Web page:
I think Jews should be respectful, even jealous, of the way people like The Reverend Al and Jesse Jackson are quick to get into the face of people who denegrate their people. They march, demand, get themselves on television and get people fired.

Imus apologized and so what? Ann Coulter told CNBC host Donny Deutsch she was sorry for her remarks and that they were misconstrued. The National Jewish Democratic Committee has called for her to be banned and more than 500 posts have been made in the blogosphere commenting on Coulter. The ADL has condemned. The Jewish groups have condemned.

But I didn't find one from the black civil rights groups and I should have.

Page 2

I guess I should cluck about the chicken controversy.

The way I see It: On one side, chickens are said to make good pets. The hen-vocates say they are smarter than dogs and more loyal than cats. On the othe side, they don't wear diapers. But then again, neither do dogs.

I had a pet chicken once, for a few days. My father worked in a factory and was forever bringing home something. One time it was a dog and a few years later, a cat. So when I was about 10 years old, he brought home a chicken. He put some twine around the chicken's neck and tied it to a stake he drove into the ground near our home.

I thought this was going to be a pet for me. I fed the chicken and played with it, leading it around by the twine leash.

Then, the foul day came when my father told me to bring the chicken and get into the car. I had no idea we were going to see Max Prager, the ritual slaughterer. I guess my father didn't know how attached I had become to the chicken and I was in the room when the hen was slaughtered. It was to be our dinner.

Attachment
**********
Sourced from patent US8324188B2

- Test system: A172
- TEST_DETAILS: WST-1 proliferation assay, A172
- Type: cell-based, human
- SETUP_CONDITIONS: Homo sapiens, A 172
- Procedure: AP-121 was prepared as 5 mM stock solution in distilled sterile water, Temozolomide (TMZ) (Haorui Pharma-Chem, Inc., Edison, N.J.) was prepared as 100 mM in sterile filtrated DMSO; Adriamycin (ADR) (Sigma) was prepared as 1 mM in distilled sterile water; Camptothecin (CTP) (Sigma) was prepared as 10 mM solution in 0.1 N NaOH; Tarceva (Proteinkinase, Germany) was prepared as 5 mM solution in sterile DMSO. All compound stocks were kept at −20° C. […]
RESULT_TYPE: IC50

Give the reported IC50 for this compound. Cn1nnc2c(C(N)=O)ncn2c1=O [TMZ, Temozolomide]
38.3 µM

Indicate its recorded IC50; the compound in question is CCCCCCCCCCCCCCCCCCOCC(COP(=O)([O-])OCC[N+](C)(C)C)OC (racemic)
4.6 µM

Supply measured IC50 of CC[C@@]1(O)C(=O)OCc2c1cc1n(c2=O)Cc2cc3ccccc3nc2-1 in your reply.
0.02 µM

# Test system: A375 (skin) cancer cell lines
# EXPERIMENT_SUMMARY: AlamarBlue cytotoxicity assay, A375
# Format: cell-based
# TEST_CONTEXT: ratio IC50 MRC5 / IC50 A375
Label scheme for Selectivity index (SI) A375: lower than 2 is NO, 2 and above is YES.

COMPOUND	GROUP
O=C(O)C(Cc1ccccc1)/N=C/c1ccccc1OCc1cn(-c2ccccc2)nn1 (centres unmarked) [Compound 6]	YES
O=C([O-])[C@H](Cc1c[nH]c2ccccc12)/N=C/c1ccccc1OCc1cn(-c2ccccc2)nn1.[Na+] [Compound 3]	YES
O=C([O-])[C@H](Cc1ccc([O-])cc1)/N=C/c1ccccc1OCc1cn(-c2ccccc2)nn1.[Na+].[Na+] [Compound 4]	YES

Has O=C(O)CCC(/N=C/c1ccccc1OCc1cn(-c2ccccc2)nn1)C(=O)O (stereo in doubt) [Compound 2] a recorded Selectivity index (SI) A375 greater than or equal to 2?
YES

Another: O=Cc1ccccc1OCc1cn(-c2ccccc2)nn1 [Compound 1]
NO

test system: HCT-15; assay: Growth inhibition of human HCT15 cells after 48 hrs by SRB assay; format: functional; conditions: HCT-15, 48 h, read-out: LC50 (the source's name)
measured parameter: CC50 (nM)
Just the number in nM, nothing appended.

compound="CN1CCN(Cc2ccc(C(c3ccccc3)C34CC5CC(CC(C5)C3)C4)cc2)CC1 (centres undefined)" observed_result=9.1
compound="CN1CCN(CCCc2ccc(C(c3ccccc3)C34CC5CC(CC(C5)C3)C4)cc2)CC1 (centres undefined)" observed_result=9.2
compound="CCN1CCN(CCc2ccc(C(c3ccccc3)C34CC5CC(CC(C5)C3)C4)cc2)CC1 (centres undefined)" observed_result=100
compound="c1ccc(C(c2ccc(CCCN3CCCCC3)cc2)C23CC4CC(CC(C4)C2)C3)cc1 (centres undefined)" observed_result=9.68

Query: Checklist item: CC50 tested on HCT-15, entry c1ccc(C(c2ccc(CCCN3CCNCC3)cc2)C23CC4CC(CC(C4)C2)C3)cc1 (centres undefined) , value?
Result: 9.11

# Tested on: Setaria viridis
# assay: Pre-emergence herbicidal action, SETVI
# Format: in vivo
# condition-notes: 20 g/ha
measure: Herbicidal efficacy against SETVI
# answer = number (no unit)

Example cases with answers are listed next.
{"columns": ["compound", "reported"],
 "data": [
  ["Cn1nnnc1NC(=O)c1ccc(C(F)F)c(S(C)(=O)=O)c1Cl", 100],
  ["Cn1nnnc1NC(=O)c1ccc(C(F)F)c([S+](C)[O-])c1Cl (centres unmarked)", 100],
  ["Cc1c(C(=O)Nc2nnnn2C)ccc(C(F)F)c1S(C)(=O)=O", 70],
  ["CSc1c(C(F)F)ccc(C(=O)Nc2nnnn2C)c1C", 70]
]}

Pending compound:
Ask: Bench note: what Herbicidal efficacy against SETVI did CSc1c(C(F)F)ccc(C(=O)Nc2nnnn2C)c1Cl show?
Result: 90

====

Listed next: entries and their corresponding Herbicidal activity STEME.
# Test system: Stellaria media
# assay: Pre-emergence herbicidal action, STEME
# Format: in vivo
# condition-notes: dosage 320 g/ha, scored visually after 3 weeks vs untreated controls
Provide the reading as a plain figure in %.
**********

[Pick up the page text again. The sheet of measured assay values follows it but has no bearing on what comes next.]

When I got out on my own, I refused to each chicken for years, until I was married.

Anyway, I can't see the harm in allowing some people the freedom to have a few hens around. No roosters, though...they make too much noise much too early.

If people can have dogs, especially the little yappy ones that never shut up, why not chickens?

Page 3

Who says life doesn't imitate art?

Al Gore won the Nobel Peace Prize yesterday (Oct. 11, 2007), along with some United Nations agency.

Congrats to Gore, who has been in the forefront of the fight against the global warming that Bush and his cronies say isn't happening.

There was a full-page ad in the New York Times this week asking for Al Gore to allow himself to be drafted into a presidential run. I wonder if this wonderful award will spark some interest in the mind of Gore and his family.

Or, maybe, it will be deja vu all over again. A Clinton-Gore ticket in 2008.

It looks as if anyone can beat the Republicans because of a previous bad presidency. The last time we had that situation, in 1976 because of President Ford's pardon of Richard NIxon, we ended up with Jimmy Carter. Let's not do that again, shall we? Carter, arguably the worst ex-president in history, will give up that title when Bush is retired in 2009, so let's make sure whomever we run in 2008 isn't another Carter, a weak, naive, religious hypocrite who hates Jews.

But let's say Gore gets drafted and, with Hillary Rodham Clinton by his side (deja vu with a twist), he wins. So we have a somewhat liberal Democrat with a Nobel prize in the White House.